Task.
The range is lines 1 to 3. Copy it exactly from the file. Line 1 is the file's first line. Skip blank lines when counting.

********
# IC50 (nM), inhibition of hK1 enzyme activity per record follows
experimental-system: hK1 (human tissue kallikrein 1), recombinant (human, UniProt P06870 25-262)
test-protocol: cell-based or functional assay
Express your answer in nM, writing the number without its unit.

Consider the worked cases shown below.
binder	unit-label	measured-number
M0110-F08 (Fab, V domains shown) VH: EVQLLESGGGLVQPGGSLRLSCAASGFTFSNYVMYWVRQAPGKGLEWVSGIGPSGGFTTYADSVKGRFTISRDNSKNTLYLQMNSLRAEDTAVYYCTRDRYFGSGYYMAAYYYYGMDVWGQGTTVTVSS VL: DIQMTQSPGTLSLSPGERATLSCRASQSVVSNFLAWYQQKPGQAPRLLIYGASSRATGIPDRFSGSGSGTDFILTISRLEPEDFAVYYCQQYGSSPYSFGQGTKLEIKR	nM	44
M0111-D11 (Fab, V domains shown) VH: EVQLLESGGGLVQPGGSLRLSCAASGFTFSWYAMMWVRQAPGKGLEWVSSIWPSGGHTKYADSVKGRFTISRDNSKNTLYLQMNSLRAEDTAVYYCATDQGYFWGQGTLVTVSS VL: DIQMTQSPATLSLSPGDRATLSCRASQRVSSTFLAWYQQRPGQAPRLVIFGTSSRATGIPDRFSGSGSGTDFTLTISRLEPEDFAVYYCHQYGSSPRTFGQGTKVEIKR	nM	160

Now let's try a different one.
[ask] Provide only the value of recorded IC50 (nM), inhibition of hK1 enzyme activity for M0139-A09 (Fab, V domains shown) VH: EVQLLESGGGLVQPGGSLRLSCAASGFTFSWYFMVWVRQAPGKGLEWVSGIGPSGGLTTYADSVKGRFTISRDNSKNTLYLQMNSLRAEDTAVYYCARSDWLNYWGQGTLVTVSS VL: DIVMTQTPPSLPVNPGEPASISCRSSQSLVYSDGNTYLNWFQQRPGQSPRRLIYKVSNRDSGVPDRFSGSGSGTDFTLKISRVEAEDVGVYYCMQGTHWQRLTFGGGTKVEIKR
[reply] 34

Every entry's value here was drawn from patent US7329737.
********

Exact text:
# IC50 (nM), inhibition of hK1 enzyme activity per record follows
experimental-system: hK1 (human tissue kallikrein 1), recombinant (human, UniProt P06870 25-262)
test-protocol: cell-based or functional assay